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  • Constituent Power Beyond Exceptionalism: Irregular Migration, Disobedience, and (Re-)Constitution.Robin Celikates - 2018 - Journal of International Political Theory 15 (1):67-81.
    This article argues that, far from being a merely defensive act of individual protest, civil disobedience is a much more radical political practice. It is transformative in that it aims at the politicization of questions that are excluded from the political domain and at reconfiguring public space and existing institutions, often in comprehensive ways. Focusing on the reconstitution of the political community also allows us to reconceptualize constituent power. Rather than portraying it as a quasi-mythical force erupting only in extraordinary (...)
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  • Destituent Power in the European Union: On the Limits of a Negativistic Logic of Constitutional Politics.Markus Patberg - 2019 - Journal of International Political Theory 15 (1):82-99.
    Since the euro crisis, protest movements present the European Union as a neoliberal hegemony that undermines democracy and prevents progressive reforms. They call for acts of resistance and partial disintegration to force a renegotiation of the treaties. In this article, I ask whether these ‘disruptive’ political strategies can be defended as a democratic practice of constitutional politics. To that end, I turn to the notion of destituent power, according to which opposition to or withdrawal from public authority can function as (...)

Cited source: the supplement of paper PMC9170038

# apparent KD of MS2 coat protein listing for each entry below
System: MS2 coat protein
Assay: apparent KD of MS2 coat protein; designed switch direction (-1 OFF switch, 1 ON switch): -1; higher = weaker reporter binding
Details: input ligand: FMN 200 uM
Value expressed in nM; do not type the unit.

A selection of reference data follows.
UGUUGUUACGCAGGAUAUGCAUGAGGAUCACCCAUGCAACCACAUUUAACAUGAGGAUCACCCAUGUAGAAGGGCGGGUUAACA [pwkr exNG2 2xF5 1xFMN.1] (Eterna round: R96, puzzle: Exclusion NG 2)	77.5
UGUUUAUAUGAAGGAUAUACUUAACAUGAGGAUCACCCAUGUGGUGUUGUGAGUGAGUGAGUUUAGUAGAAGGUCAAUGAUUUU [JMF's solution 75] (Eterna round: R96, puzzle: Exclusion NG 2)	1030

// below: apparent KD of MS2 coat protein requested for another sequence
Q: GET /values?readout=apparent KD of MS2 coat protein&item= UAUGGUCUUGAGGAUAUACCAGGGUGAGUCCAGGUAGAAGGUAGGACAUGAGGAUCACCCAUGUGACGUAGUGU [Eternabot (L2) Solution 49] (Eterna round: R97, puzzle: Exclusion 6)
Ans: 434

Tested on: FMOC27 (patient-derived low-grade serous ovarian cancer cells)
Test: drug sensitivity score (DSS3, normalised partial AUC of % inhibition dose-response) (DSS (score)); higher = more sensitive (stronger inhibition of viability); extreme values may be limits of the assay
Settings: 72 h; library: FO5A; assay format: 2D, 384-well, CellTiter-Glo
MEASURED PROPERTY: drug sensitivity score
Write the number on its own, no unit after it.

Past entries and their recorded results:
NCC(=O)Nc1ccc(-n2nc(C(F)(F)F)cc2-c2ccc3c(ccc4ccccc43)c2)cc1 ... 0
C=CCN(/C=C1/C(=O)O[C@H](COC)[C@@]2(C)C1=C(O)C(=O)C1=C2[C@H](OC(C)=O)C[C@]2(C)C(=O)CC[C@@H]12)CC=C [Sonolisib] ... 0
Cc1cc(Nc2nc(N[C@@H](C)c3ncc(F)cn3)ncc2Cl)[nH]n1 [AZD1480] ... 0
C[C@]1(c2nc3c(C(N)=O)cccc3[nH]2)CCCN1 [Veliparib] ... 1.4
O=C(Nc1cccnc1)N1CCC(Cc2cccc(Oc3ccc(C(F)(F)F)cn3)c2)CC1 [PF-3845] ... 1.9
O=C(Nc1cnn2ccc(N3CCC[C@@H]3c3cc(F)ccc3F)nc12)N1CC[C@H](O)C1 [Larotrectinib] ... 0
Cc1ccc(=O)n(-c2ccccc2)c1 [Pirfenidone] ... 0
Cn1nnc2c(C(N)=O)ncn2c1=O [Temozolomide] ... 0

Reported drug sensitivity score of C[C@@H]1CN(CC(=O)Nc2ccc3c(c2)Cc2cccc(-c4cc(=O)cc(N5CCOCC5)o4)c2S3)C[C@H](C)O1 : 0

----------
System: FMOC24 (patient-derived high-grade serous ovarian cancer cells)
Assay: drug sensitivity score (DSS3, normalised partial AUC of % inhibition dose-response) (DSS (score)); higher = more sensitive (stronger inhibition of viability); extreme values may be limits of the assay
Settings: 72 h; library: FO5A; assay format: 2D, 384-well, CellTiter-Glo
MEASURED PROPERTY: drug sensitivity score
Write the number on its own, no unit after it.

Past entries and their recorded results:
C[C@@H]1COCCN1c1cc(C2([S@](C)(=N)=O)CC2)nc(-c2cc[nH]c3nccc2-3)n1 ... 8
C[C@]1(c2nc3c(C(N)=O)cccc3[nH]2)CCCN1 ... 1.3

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  • Reframing Civil Disobedience: Constituent Power as a Language of Transnational Protest.Peter Niesen - 2018 - Journal of International Political Theory 15 (1):31-48.
    In 1992, the Frankfurt scholar Ingeborg Maus launched a polemical attack against then current narratives of democratic protest, objecting to the languages of ‘resistance’ or ‘civil disobedience’ as defensive, servile and insufficiently transformative. This article explores in how far the language of constituent power can be adopted as an alternative justificatory strategy for civil disobedience in transnational protests. In contrast to current approaches that look at states as agents of international civil disobedience-as-constituent power, I suggest we look at political movements. (...)
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  • Constituent Power and Civil Disobedience: Beyond the Nation-State?William E. Scheuerman - 2018 - Journal of International Political Theory 15 (1):49-66.
    Radical democratic political theorists have used the concept of constituent power to sketch ambitious models of radical democracy, while many legal scholars deploy it to make sense of the political and legal dynamics of constitutional politics. Its growing popularity notwithstanding, I argue that the concept tends to impede a proper interpretation of civil disobedience, conceived as nonviolent, politically motivated lawbreaking evincing basic respect for law. Contemporary theorists who employ it cannot distinguish between civil disobedience and other related, yet ultimately different, (...)
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  • Principled Disobedience in the EU.Jonathan White - 2017 - Constellations 24 (4):637-649.